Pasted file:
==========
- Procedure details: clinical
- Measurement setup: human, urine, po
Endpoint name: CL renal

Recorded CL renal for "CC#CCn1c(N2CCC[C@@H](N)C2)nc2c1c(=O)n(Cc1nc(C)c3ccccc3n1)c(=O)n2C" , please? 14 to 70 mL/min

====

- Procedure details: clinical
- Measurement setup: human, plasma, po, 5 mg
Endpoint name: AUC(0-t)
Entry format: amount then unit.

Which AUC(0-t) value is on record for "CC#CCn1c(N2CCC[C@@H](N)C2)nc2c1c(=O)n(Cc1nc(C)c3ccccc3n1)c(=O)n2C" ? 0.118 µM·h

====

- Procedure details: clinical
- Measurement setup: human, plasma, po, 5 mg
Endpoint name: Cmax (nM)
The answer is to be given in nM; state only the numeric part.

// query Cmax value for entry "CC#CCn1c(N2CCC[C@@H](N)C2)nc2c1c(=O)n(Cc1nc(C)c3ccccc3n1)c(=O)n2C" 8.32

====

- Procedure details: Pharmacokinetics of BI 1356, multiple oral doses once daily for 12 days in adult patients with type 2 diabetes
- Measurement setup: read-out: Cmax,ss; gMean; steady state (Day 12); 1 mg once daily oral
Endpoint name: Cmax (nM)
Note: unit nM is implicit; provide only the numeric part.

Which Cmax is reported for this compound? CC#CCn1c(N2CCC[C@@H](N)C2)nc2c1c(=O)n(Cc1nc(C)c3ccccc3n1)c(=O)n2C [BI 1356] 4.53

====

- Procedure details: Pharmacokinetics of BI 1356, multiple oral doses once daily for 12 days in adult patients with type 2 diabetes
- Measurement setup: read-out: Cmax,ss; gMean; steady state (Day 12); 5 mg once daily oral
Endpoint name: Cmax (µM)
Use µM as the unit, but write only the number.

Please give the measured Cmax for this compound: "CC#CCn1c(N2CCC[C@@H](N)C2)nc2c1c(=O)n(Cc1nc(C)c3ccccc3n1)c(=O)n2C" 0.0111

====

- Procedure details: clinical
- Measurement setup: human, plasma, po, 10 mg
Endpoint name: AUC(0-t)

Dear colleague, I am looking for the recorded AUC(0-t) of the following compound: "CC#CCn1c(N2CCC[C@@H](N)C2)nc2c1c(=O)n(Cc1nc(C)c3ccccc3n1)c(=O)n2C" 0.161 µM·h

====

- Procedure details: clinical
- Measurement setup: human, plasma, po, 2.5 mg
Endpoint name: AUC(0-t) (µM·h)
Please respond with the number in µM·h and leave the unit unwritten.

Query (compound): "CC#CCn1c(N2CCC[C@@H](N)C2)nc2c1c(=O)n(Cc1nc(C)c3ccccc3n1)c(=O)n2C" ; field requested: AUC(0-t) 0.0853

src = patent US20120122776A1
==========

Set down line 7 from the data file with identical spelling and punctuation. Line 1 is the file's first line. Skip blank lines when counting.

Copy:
- Measurement setup: human, plasma, po, 5 mg